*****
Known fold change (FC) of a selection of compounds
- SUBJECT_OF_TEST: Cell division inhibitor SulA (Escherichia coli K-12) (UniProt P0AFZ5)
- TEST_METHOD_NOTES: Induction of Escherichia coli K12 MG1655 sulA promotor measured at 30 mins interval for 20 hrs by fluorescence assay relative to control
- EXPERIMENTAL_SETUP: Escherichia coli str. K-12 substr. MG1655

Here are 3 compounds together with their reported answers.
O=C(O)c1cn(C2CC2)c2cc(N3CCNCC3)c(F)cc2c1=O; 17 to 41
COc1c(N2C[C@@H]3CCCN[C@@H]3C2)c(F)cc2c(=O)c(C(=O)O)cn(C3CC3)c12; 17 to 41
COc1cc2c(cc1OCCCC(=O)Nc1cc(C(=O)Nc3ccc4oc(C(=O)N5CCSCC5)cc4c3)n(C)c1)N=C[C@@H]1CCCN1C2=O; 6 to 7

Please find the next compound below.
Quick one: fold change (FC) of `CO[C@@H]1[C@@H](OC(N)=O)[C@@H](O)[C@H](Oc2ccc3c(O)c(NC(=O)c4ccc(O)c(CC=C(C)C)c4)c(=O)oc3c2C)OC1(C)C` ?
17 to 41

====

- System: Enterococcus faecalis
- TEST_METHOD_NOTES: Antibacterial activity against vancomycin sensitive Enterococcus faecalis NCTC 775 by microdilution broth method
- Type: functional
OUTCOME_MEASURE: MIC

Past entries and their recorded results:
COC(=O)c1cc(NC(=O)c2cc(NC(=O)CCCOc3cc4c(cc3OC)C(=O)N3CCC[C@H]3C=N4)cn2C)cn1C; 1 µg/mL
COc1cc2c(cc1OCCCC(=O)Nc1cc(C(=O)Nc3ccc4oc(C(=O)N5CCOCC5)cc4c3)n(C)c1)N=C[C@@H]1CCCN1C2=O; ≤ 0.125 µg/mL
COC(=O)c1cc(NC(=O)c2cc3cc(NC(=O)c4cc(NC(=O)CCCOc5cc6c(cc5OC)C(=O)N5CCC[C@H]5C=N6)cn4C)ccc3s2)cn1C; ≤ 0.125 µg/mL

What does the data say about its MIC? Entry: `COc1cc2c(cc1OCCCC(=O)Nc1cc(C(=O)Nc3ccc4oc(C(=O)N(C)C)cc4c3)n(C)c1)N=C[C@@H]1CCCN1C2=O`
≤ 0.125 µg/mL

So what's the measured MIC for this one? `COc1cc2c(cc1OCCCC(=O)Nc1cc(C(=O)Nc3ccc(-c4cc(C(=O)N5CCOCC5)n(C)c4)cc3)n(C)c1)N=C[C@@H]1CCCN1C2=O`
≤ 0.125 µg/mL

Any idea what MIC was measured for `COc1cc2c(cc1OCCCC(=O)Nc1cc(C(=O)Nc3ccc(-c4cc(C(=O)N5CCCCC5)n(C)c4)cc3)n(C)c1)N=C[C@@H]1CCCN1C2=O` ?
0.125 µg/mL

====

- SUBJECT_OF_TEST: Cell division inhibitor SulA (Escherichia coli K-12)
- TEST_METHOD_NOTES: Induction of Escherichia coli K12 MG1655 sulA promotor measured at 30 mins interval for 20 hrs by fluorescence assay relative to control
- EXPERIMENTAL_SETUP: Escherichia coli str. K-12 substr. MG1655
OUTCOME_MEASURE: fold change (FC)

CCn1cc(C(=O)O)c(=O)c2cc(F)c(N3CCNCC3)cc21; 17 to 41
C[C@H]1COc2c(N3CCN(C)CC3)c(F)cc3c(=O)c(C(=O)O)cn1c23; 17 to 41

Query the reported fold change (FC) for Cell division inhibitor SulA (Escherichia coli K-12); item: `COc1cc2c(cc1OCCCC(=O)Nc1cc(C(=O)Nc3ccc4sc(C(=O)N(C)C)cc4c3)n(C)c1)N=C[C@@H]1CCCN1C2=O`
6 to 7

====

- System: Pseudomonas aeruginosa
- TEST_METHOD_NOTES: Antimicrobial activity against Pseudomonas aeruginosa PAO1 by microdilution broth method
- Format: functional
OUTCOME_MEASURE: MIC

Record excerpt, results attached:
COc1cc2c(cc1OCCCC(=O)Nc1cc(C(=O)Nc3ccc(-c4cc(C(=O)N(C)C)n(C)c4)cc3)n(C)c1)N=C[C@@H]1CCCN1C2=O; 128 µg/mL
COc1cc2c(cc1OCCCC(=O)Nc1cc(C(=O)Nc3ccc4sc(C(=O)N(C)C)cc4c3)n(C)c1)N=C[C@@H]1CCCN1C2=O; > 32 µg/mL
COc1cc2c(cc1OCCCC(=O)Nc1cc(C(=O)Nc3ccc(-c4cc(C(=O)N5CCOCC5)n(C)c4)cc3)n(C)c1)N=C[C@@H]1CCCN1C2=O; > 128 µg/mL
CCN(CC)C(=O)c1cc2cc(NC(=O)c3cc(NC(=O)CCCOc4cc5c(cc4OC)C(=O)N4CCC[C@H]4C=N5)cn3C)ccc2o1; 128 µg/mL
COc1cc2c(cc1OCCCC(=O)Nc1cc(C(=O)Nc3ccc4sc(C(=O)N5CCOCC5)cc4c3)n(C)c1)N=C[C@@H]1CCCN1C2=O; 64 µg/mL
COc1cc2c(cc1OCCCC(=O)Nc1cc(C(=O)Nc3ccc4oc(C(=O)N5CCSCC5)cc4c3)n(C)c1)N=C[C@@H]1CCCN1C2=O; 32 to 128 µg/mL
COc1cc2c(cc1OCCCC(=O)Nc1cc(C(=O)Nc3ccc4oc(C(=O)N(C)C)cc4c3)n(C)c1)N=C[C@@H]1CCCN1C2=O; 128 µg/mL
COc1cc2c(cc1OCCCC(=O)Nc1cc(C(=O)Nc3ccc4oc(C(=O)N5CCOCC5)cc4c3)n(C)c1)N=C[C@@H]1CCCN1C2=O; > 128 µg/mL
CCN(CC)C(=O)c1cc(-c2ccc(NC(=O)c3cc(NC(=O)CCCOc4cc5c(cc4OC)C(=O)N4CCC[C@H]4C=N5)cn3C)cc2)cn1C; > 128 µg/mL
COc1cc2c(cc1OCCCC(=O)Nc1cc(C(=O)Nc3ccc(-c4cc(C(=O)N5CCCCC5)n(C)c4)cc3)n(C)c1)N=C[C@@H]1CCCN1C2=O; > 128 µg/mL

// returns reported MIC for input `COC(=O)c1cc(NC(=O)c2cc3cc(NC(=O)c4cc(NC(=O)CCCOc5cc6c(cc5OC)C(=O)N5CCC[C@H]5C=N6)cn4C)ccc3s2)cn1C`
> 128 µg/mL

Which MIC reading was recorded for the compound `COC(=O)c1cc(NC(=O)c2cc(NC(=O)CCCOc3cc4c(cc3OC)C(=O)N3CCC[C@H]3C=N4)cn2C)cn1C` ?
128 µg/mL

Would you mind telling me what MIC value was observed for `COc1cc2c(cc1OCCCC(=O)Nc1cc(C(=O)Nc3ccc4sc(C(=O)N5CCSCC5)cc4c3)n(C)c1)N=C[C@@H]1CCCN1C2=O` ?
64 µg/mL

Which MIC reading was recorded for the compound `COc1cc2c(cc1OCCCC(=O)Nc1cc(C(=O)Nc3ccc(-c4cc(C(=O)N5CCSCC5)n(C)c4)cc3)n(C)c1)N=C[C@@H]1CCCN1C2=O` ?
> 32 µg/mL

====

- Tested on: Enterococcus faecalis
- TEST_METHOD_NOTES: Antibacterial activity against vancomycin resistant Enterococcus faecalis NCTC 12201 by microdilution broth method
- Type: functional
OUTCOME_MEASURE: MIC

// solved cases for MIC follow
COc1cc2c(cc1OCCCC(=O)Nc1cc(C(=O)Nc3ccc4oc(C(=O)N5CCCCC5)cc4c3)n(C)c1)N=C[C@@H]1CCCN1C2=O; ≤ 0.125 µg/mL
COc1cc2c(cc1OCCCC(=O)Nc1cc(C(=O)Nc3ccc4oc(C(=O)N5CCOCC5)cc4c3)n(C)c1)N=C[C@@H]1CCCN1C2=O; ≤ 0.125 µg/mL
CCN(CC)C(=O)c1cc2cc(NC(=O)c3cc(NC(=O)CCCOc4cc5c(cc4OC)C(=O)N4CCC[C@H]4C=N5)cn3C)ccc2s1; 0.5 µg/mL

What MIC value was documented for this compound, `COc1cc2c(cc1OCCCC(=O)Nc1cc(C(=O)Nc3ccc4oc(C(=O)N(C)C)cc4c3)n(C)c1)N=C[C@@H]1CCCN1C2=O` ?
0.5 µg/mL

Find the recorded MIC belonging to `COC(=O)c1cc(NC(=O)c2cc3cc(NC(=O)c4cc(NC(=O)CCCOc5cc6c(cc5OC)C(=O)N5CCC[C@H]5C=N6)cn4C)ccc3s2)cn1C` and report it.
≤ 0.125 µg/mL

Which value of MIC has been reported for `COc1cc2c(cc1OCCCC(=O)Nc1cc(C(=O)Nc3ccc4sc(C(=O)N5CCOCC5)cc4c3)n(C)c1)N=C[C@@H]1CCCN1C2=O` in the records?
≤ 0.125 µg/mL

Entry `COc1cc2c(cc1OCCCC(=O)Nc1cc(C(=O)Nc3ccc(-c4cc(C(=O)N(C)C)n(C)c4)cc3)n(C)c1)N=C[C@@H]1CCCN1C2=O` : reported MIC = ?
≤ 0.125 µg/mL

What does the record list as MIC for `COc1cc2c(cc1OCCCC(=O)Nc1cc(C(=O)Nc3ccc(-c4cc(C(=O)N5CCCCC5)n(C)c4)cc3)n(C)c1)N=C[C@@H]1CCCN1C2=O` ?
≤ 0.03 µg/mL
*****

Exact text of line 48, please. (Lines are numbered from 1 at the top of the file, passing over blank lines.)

COc1cc2c(cc1OCCCC(=O)Nc1cc(C(=O)Nc3ccc4oc(C(=O)N(C)C)cc4c3)n(C)c1)N=C[C@@H]1CCCN1C2=O; 128 µg/mL